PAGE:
Clement Chau, of Tufts University’s Developmental Technologies Research Group, responded, “Virtual reality will merge with ‘real reality’ in that some activities will be predominantly virtual, while others will be real. A new term will probably be coined to describe real reality. When this merging of the two realities happens, addiction problems will not be a concern because, a) the novelty wears off, b) virtual reality REQUIRES participation in real reality, and c) virtual reality will become part of the daily lives, as much as the telephone or emails has become part of our everyday routines.”
Patrick O’Sullivan of Illinois State University wrote: “What people refer to as ‘virtual reality’ is still an aspect of all of our reality – it’s not a separate reality any more than books, movies, video games, or our imagination is a separate reality. Saying someone is addicted to virtual reality will one day sound as ridiculous as saying some people today are addicted to books.” And Alex Halavais an assistant professor at Quinnipiac University, responded, “Alternate to what realities? Phone realities? The most recent Pew study seems to belie this: those with stronger virtual social ties have stronger ties generally.”
Defining virtual reality today has to do with defining “presence.”
Thousands of years ago, Roman naturalist Pliny expressed one of the earliest interests in perceptual illusion when he wrote about an artist who had “produced a picture of grapes so dexterously represented that birds began to fly down to eat from the painted vine.”3 Computer graphics and VR scientist Ivan Sutherland wrote in 1965: “The ultimate display would, of course, be a room within which the computer can control the existence of matter.”4
Most researchers say virtual reality can be defined as a particular type of experience. It goes beyond the “goggles and gloves” systems first emerging in a useable form in the 1990s. Hardware, they say, should not be the focus in defining VR in terms of human experience. The ultimate goals of VR have been defined over time as the amplification of human cognition, perception, and intelligence. They say it has to do with one’s “presence.”
When perception/presence/cognition is not mediated by a communication technology, it reflects only immediate physical surroundings. A mediated environment can be considered an alternate reality or a virtual reality. VR is an experience in an alternate perception. VR researcher Jonathan Steuer of Stanford University has found that different individuals reach this state at different levels in differing ways. He says VR is distinguished from dreams and hallucinations because it requires perceptual input introduced through a communications medium. He also says participation in RPGs, MUDs and online discussion groups can be the construction of a virtual reality in a virtual space.5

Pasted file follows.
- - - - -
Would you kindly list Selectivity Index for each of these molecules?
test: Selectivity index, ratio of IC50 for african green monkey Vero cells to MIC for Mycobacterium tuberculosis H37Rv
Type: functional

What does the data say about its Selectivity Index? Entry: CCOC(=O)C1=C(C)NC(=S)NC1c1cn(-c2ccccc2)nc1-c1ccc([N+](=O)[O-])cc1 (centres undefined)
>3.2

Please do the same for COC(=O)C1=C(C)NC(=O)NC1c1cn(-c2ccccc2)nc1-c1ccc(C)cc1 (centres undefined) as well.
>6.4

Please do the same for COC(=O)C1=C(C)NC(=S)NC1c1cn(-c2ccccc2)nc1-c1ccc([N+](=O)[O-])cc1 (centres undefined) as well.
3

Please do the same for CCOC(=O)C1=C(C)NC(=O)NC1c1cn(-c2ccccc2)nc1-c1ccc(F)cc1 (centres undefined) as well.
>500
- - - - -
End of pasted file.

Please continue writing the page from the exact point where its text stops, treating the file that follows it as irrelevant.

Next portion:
As the levels of vividness and interactivity intensify the VR experience in the future, more users are likely to be spending more hours in virtual reality. Steuer warned in a 1995 research article that as VR is perfected it may present dangers: “Rapid advances in both multimedia computer technologies and high-speed data networks hasten the development of a truly global village, in which our ability to interact with friends, family and others who share interests similar to our own will no longer be limited … These new developments are also certain to enhance the possibility of using the media to manipulate and control beliefs and opinions … As an increasing proportion of most individuals’ experiences come via mediated rather than direct sources, the potentially detrimental effects of such manipulation increases exponentially.”
Users are already “migrating” to synthetic online worlds.
VR pioneer Jaron Lanier (the man who coined the term “virtual reality” in 1987) and researcher Frank Biocca predicted in 1992 that the market for VR entertainment would be fairly advanced by 2000, with VR “theaters” in malls, enabling people to watch VR “performances.”6 There are no such elaborate theaters in 2006, although one might argue that productions shown in the best Imax theaters might approximate a feeling of VR. While Mattel introduced the PowerGlove in 1989 (for $89) for use with Nintendo video games, and gamemaker Sega Genesis introduced a headset with VR goggles and earphones in the fall of 1993 for $150, the goggles-and-gloves VR idea has not been mainstreamed. Most “totally-immersive” VR technologies have remained too expensive for use outside major industries such as medicine, the military, and flight-training services.
But millions of people are finding in 2006 that they become so immersed mentally in massively multi-player online role-playing games that they feel themselves to be physically living and moving about in these limited but effective synthetic worlds. They say they are already experiencing VR. This phenomenon is most overwhelmingly in evidence in Korea, where broadband is nearly universally available and where a majority of people spend at least some time most days populating online worlds of one type or another.
In his 2005 book Synthetic Worlds, Edward Castronova wrote that “a virtual reality brought about by games rather than devices” is gaining users at the rate of Moore’s Law (i.e. doubling every two years), and the current number of “hard-core” users numbers at between 10 million and 27 million people. He estimated the commerce conducted between people who spend time in synthetic worlds amounts to at least $30 million annually in the U.S. and $100 million globally, and the collective volume of annual trade within synthetic worlds is above $1 billion.7
The currencies of online worlds have begun to be traded against the dollar, and many of them trade at a higher rate of exchange than real Earth currencies. Some of the most popular of these games in 2006 include World of Warcraft, Second Life, Ultima Online, EverQuest, Lineage, Star Wars Galaxies, Legend of Mir, Eve, There, Mu and Dark Age of Camelot.